3.1. Forest/Non-Forest Classification

To derive any of the damage detection layers explained above (Figure 7, Step 4.), we first apply a classification algorithm to discard all the pixels belonging to non-forest cover (Figure 7, Step 2.1.) [41,42]. To represent phenological variations in the forest canopy, two Sentinel-2 images were used, one for winter and one for summer (Table 2). Green, red, NIR, and SWIR bands were selected. SWIR bands, originally at 20 m spatial resolution, were resampled to the resolution of the other bands, 10 m. Normalized difference vegetation index (NDVI, Equation (1)) [43] and modified soil adjusted vegetation index (MSAVI, Equation (2)) [44,45] were computed together with two texture indices: homogeneity (Equation (3)) and entropy (Equation (4)) [46]. A supervised classification method based on random forest algorithm [47] was used to classify pixels in forest and non-forest categories with the selected Sentinel-2 bands and the vegetation and texture indices as input. The output of the classification was a binary forest/non-forest map of the study area at 10 m spatial resolution. A validation protocol was specifically designed to carry out an independent validation of the forest mask [42], based on a stratified random sampling strategy. According to this validation, the forest mask had an accuracy of 0.97 for the study area in 2018. This process was repeated to update the forest mask to 2019 and 2020.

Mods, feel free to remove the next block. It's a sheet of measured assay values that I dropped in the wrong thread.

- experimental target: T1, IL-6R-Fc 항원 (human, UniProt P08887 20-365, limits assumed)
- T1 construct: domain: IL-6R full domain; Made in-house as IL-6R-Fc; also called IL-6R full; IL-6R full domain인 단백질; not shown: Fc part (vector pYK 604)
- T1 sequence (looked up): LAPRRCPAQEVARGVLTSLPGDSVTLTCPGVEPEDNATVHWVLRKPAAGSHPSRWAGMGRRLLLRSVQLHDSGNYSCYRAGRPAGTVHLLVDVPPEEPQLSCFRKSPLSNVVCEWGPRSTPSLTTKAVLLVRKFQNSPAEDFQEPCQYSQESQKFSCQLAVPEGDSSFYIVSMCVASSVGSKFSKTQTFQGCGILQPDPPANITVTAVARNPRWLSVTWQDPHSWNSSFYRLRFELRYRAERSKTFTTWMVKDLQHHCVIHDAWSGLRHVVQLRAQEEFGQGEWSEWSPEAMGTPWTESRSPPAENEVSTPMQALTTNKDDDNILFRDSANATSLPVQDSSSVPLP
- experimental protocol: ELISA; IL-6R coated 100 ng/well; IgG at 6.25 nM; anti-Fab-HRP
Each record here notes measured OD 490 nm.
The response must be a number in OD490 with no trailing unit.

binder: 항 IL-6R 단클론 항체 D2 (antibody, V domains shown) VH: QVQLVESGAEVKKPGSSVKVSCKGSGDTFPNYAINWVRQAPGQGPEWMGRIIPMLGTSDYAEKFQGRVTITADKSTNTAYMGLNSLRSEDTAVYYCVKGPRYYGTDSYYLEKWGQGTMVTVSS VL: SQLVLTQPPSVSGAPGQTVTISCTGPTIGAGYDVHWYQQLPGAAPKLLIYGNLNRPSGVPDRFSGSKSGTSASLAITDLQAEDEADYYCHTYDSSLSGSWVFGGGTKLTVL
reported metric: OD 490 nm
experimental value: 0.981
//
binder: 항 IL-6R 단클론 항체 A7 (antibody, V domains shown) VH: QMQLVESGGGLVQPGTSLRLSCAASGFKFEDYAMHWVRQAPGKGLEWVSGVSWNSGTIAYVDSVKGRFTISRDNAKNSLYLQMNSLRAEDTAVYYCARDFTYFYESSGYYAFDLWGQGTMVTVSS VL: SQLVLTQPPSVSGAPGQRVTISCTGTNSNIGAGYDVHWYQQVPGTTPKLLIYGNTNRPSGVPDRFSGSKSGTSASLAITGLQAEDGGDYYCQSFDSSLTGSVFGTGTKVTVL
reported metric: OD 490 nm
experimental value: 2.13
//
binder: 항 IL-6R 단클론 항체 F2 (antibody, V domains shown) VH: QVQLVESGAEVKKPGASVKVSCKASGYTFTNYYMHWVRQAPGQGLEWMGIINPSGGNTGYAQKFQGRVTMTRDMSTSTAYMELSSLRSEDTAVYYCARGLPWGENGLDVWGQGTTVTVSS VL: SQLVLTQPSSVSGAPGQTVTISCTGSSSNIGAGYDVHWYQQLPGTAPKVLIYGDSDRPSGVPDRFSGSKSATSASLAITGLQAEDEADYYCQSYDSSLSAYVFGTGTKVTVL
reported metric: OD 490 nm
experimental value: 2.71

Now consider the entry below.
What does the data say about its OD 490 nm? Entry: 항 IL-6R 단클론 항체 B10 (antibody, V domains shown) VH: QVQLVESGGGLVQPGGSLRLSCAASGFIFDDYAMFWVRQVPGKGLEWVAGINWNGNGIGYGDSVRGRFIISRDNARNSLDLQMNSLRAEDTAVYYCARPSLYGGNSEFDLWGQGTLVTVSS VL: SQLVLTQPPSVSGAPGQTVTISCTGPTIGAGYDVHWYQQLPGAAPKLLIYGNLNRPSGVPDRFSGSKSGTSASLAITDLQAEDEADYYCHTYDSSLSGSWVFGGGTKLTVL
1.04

N D V I =   N I R R e d N I R + R e d
M S A V I =   2 · N I R + 1 2 · N I R + 1 2 8   · N I R R e d 2
H o m o g e n e i t y = i = 0 n 1 j = 0 n 1 P i , j i j 2
E n t r o p y =   i = 0 n 1 j = 0 n 1 P i , j log P i ,   j
where n is the number of grey levels and P(i, j) defines the entries of the grey-level co-occurrence matrix.

3.2. Species Identification